Homicide Squad detectives are hopeful that two things will prove to be the key to solving the 2013 murder of St Kilda woman Tracey Connelly – a long-held DNA profile and today’s announcement of a $1 million reward.
The then 40-year-old sex worker was found dead in her white Ford Econovan on Greeves Street, St Kilda just before 3pm on Sunday, 21 July 2013.
Tracey’s body was located by her partner and he subsequently contacted police.
A post-mortem was then conducted and Tracey’s death was determined to be suspicious.
She received upper body and facial injuries, and police believe she was killed inside the van.
Investigators believe that Tracey’s vehicle had been parked on Greeves Street for about a month leading up to her death and that she had been living in and working out of the van.
Prior to her death, the last confirmed sighting of Tracey was at 11.30pm on Saturday, 20 July when she was seen on the corner of Mitchell and Carlisle Streets.
After an extensive search of CCTV footage from the area, detectives believe Tracey returned to the white Econovan sometime between 2am and 2.30am.
Despite a number of public appeals for information over the past six years, no one has ever been charged with Tracey’s death.
A DNA sample, which police believe belongs to the offender, was taken from Tracey’s vehicle.
This sample was checked against Victoria Police’s database without luck, however police have also undertaken significant further testing to try and locate the person responsible for Tracey’s murder.
Around 1500 people provided a DNA sample to police for testing as part of the investigation.
These people included those who were identified as having been in the St Kilda area at the time of Tracey’s death, people with a history of violent offending linked to the area, and registered sex offenders.
A number of samples were also obtained for Victoria Police by law enforcement agencies interstate and overseas.
This process remains ongoing.
Officer in Charge of the Homicide Squad, Detective Inspector Tim Day, said this sample could prove crucial in solving Tracey’s murder.
“It might have been almost six years since Tracey’s death, however I would like to strongly reinforce that this is both an active investigation and one that we believe is solvable,” he said.
“This sample is going to remain in our system, while DNA technology only gets better and better with each passing month.
“It’s a numbers game in some ways, and one we absolutely believe we can win.
“I hope whoever is responsible for Tracey’s death thinks about it every day; I hope it weighs heavily on their mind along with the expectation that one day, police are going to catch up with them.
“They always have the opportunity to come forward and speak to us first and I urge them to do so.
“We will always have a part of them on file, linking them to this case and that is something this person needs to seriously consider.”
Detective Inspector Day said there is also the possibility that the offender had spoken to someone about Tracey’s death and today’s reward announcement may lead to them finally coming forward with information.
“We always say that people’s circumstances can change over the years and someone who may not have wanted to provide information to police previously may now feel ready to do so,” he said.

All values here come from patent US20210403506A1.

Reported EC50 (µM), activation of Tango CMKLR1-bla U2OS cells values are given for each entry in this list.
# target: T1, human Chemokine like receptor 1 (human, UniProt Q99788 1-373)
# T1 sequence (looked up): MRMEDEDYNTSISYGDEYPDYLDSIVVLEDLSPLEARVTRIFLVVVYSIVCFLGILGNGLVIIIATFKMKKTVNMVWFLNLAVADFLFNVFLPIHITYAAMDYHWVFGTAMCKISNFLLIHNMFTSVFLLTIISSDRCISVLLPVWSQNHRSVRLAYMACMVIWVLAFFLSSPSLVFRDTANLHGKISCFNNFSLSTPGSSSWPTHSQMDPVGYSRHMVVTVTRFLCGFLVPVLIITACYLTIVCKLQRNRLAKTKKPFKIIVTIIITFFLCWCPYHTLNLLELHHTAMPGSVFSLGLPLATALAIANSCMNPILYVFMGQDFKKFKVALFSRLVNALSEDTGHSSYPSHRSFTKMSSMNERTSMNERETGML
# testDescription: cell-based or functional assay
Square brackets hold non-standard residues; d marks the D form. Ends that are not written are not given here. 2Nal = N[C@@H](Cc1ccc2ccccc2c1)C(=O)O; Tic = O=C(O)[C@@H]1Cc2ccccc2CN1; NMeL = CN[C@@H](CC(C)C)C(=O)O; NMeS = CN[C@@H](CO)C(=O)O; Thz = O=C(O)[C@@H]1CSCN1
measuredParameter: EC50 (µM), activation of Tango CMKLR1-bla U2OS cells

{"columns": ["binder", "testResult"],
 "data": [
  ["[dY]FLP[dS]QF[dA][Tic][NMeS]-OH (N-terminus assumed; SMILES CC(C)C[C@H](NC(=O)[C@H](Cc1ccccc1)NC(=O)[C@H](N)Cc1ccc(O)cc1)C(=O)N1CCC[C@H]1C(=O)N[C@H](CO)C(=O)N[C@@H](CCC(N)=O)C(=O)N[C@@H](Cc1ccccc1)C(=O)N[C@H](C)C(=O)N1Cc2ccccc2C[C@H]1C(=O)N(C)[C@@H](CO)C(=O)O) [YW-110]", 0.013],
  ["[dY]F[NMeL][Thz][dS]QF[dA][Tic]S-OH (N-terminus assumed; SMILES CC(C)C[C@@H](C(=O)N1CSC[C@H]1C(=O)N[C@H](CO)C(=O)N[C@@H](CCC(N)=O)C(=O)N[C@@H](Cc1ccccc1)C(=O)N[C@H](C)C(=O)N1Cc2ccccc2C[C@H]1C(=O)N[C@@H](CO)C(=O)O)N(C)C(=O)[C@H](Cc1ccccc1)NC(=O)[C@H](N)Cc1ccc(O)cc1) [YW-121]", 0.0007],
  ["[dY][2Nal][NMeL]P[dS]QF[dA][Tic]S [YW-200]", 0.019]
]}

“We know that on the night of Tracey’s death it was bitterly cold and there were fewer people about than usual.
“Police have previously appealed for any witnesses to come forward who may have been walking or driving through the area at the time, however this has been unsuccessful in providing us with further avenues of enquiry.
“I also understand that some people might feel uncomfortable speaking to police about why they were in the St Kilda area that night, and I can absolutely reassure them that investigators have no interest in that particular aspect.
“I’d also like to reinforce that anyone who chooses to speak to police will be treated with total confidentiality.
“Six years is a long time to hold on to this information and so I urge people, particularly in light of today’s reward announcement, to come forward.”
At the time of her death, Tracey was estranged from her family and her partner at the time has sadly since passed away.
She had many friends who worked in the area, who all spoke fondly of her.
Detective Inspector Day said today’s reward announcement highlights that police will keep fighting for Tracey.
“I think it’s important that we keep searching for answers on her behalf and we know those answers are out there,” he said.
“I can absolutely assure Tracey’s loved ones – along with the person responsible for her death – that the Homicide Squad remains committed to this investigation.
“Hopefully today’s announcement brings us closer to the justice she deserves.”
A reward of up to $1 million will be paid at the discretion of the Chief Commissioner of Police for information leading to the apprehension and subsequent conviction of the person or persons responsible for the murder.
In appropriate cases, the Director of Public Prosecutions may consider, according to established guidelines, the granting of indemnification from prosecution to any person who provides information as to the identity of the principal offender or offenders in this matter.
Reviewed 09 January 2020